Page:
Whole globe enucleation versus in situ corneal excision: A study of tissue trauma and contamination

S. S. Lane, M. W. Mizener, P. A. Dubbel, E. A. Mindrup, A. A. Wick, D. J. Doughman, E. J. Holland

Research output: Contribution to journalArticlepeer-review

24 Scopus citations

Abstract

Twenty-four pair of eyes donated to the Minnesota Lions Eye Bank were studied to determine the effect of corneal procurement methods on tissue quality. Eyes studied were ineligible for transplantation because of a preexisting medical condition other than sepsis or age of >75 years. The procurement technique was randomized for each donor. One cornea was procured in situ (IS), whereas the fellow eye was enucleated and processed in the laboratory (EN). Procurement protocols were standard Eye Bank Association of America methods. Tissue characteristics were scored according to standard eye bank protocols. Cultures were performed at the time of tissue procurement and following storage for 7 days in Dexol media. With the exception of endothelial striae, no statistical difference was found between groups for any tissue characteristics. The average score for endothelial striae in the IS group was greater than twice that of the EN group. Initial cultures were positive in 10 of 24 in the IS group and four of 24 in the EN group. Each group had three positive end-storage cultures. These results demonstrate superior tissue decontamination after initial processing and less endothelial cell trauma with standard enucleation when compared to in situ corneal excisions.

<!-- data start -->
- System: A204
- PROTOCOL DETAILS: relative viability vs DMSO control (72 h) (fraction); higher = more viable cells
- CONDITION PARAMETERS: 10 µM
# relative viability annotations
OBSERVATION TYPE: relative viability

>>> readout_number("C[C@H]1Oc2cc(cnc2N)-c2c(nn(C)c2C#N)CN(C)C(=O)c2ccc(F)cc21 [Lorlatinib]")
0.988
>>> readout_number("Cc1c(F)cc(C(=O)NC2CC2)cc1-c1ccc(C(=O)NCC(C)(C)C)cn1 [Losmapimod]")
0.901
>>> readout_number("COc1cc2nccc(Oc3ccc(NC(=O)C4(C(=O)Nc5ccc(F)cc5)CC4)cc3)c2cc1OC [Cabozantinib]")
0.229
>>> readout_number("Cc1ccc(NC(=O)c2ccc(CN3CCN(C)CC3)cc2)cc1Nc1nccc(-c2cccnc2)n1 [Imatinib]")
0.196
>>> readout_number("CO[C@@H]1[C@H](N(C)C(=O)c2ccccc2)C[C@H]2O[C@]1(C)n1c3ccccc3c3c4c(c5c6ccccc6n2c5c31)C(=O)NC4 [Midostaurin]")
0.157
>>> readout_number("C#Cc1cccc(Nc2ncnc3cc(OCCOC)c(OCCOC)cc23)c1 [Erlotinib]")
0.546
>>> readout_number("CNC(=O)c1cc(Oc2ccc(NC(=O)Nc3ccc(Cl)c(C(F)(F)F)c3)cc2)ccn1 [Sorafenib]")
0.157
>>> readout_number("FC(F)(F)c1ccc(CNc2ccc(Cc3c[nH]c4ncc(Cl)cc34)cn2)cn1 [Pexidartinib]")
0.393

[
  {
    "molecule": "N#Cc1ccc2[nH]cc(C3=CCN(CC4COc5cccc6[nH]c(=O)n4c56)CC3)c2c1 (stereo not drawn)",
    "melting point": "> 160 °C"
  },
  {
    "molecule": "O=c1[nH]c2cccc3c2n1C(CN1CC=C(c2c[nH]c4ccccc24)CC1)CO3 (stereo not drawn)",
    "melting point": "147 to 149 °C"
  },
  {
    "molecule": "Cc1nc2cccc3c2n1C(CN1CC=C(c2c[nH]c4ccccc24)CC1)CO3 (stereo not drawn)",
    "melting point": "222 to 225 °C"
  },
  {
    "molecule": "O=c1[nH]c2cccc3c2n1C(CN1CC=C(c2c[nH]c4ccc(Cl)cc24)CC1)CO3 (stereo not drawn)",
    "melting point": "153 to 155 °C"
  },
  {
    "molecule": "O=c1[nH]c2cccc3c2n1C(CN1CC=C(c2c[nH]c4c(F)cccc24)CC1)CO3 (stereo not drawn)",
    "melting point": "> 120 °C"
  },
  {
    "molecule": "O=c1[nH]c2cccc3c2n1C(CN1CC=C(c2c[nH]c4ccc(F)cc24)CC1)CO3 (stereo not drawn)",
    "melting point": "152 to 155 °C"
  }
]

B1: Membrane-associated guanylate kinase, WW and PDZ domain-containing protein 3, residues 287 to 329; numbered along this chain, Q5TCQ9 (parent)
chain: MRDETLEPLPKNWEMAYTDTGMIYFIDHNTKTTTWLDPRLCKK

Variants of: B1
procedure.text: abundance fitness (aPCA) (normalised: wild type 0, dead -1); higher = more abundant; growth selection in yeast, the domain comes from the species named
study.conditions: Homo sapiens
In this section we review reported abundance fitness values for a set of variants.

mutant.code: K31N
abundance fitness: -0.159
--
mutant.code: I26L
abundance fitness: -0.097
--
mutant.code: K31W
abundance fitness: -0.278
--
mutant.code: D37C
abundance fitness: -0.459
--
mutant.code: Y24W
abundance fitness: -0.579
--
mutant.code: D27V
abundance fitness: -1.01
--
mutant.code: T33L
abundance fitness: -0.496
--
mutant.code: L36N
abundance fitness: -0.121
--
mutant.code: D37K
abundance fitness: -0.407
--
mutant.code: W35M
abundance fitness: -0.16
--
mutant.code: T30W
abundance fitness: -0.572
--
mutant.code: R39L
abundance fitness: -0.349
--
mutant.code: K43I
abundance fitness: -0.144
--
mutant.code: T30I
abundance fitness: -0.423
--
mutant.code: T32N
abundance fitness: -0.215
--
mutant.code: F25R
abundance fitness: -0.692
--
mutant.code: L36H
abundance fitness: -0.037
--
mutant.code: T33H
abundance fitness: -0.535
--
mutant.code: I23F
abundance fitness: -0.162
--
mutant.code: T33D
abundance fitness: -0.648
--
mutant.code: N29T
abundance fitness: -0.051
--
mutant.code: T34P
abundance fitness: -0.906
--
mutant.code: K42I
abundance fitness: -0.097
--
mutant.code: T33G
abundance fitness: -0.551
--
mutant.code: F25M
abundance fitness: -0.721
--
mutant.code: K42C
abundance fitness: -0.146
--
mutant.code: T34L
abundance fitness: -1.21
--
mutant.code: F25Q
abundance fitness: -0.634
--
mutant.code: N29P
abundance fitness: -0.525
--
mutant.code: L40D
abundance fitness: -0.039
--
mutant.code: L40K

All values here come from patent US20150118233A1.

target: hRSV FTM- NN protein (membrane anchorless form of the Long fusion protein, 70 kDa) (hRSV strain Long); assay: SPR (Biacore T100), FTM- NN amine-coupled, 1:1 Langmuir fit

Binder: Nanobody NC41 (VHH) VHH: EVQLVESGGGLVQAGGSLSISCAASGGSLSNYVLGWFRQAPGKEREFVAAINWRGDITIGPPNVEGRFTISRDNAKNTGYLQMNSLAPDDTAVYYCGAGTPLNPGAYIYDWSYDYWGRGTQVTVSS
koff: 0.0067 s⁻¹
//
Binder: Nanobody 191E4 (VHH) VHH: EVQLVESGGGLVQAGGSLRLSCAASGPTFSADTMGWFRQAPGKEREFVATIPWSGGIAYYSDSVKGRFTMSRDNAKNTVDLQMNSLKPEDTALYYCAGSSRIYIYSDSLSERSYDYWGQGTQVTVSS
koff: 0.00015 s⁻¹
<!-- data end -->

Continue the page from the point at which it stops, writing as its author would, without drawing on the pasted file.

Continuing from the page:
Original languageEnglish (US)
Pages (from-to)305-309
Number of pages5
JournalCornea
Volume13
Issue number4
DOIs
StatePublished - Jul 12 1994

Keywords

  • Corneal transplant
  • Endothelial striae
  • Endothelium
  • Enucleation
  • Eye banking
  • In situ excision
  • Organ donation
  • Tissue contamination

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